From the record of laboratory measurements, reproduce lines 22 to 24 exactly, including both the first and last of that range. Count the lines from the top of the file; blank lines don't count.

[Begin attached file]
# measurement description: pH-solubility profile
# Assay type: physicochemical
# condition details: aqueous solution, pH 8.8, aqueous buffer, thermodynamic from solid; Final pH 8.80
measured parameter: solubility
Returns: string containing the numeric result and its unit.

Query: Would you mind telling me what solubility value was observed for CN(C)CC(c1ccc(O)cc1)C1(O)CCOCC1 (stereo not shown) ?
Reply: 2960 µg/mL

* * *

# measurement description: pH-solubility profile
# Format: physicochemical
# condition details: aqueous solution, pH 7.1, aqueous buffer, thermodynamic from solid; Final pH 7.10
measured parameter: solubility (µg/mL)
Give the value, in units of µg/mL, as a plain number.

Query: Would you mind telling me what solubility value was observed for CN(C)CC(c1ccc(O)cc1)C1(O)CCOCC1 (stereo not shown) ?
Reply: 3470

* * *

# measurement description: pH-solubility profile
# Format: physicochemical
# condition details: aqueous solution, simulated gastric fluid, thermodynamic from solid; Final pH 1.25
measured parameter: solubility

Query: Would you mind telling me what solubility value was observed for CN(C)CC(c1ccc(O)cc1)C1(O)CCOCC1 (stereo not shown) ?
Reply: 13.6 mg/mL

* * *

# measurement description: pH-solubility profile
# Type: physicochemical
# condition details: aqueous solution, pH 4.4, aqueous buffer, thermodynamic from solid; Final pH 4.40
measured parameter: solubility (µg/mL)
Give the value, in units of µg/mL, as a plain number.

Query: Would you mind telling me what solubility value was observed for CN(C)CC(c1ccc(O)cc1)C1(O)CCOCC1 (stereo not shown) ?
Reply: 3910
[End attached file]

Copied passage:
Reply: 13.6 mg/mL

* * *

# measurement description: pH-solubility profile